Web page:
The project explores possible conditions of cohabitation through the design of domestic prosthetics for the single-family detached house. Three subtle appendages—the Compost Chimney, the Extended Eave, and the Habitat Dormer— each re-imagine the design of conventional building components. The prosthetics augment the boundary between human and animal domains and invite animals to adapt to the suburban biome, inhabiting the periphery of the domestic realm. By engaging animals within human systems, the domestic prosthetics seek to shift the conceptual limits of human territory to enable animal cohabitation within the suburban biome.
The Compost Chimney prosthetic engages a common and problematic species, the raccoon. This medium sized, nocturnal creature is notorious for using its ingenuity and dexterous paws to gain access into garbage bins from which it can feast upon a bounty of leftover food. In the city, the raccoon is an inevitable neighbour, instead of lamenting their abilities, the Compost Chimney prosthetic seeks to productively employ them in the conversion of organic waste to nutrient rich soil. Homeowners insert food waste from the kitchen into the composting chamber. An external gear wheel, which the raccoon can easily rotate, circulates a conveyor belt inside which aerates and moves the compost. In exchange for their labour, the raccoon receives a morsel of food dispensed from the Wage Tube.
Meanwhile the upper volume of the Compost Chimney provides much needed habitat for chimney swifts, a unique bird whose sporadic flight pattern and inability to perch differentiate it from other species. Historically, the cigar shaped birds have found refuge in masonry chimneys where they attach their twig nests to the interior walls using saliva. However, with the transition towards electric heating and eventually, gas fireplaces, the chimney is no longer a fixture of suburban houses. The subsequent lack of available cavities has led to a decline in population. Affixing a Compost Chimney prosthetic to any suburban home could provide chimney swifts with safe habitat while simultaneously managing food waste and fortifying the suburban soil.
Bluebirds and tree swallows have suffered population decline due reduction in available nesting sites and heavy competition with two highly aggressive synanthropes, house sparrows and European starlings. The Extended Eave prosthetic seeks to support these vulnerable cavity dwelling birds by coupling appropriately dimensioned nesting sites for each species within an alternative roof gutter system. It merges water mitigation systems with exhaust vents to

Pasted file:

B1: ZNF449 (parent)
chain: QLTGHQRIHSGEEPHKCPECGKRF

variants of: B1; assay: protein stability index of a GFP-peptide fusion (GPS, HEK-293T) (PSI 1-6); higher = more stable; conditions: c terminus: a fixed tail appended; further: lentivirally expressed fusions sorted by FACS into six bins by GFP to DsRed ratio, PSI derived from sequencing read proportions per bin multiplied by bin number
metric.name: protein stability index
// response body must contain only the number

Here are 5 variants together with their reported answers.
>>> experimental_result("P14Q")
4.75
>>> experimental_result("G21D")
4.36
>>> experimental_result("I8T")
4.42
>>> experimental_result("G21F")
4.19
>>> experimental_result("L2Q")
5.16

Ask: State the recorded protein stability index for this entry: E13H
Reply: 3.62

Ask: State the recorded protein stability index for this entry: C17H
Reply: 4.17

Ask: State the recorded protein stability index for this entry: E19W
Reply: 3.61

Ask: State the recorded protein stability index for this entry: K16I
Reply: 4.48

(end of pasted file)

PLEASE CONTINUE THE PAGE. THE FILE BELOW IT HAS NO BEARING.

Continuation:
The generous eaves trough improves the function and aesthetic value of the house by capturing runoff from the roof in a vegetated garden container, reducing the buildup of debris, then slowly releasing water down to the landscape below. Water-loving bluebirds and tree swallows can use the garden to bathe and drink in flight. An up-vent carries controlled and filtered heat, exhausted from the house, upwards to warm the nest cavities during the cool, shoulder seasons. For homeowners, the Extended Eave brings new life to the facade of their building.
The Habitat Dormer prosthetic strives to integrate two pest control species, the barn owl and the more feared little brown bat. Historically, barn owls took shelter in the rafters of barns and in exchange, consumed and controlled abundant rodent populations in agricultural fields. With changes in agrarian practices, rodenticide replaced owls as the predominant form of pest control and as a result, barn owl populations have declined. Meanwhile, little brown bats, the most common bat species in Canada, are suffering similar declines due to white-nose syndrome, a disease found in damp caves. Previously, bats could also find shelter in drafty barns and attics or beneath cladding materials, however, as building enclosures become more sealed-off, they no longer provide as many habitat opportunities for animals. Despite negative cultural perception, bats make for beneficial neighbours as the bat’s diet is composed entirely of insects, predominantly mosquitos.
The Habitat Dormer accommodates these two nocturnal species in exchange for their pest control services. A cavity at the peak of the dormer provides security for a family of barn owls while the slatted, wood cladding of the prosthetic suites the roosting needs of the little brown bat. Beneath the animal activity, the homeowner enjoys both the added real estate provided by the dormer and the absence of pesky rodents and insects thanks to their new neighbors.
By appropriating the vernacular of suburban architecture, the prosthetics can infiltrate the suburbs, generating habitat opportunities in this novel ecosystem. The domestic prosthetics engage the targeted species in natural systems of resource production, pest control, and ecological condition, in order to re-position synanthropic animals and desirable and productive neighbors within the suburban environment. In turn, homeowners are conditioned to perceive synanthropes as allies instead of enemies. Overtime, control is relinquished to the dynamics of the local ecology and homeowners become stewards of their own domestic environment.
This is only a preview of the essay “Synanthropic Suburbia” in the forthcoming volume of LUNCH: Domestication, a design research journal edited by students at the University of Virginia School of Architecture. Find the full article and design project, as well as other interesting work, in their exciting upcoming publication!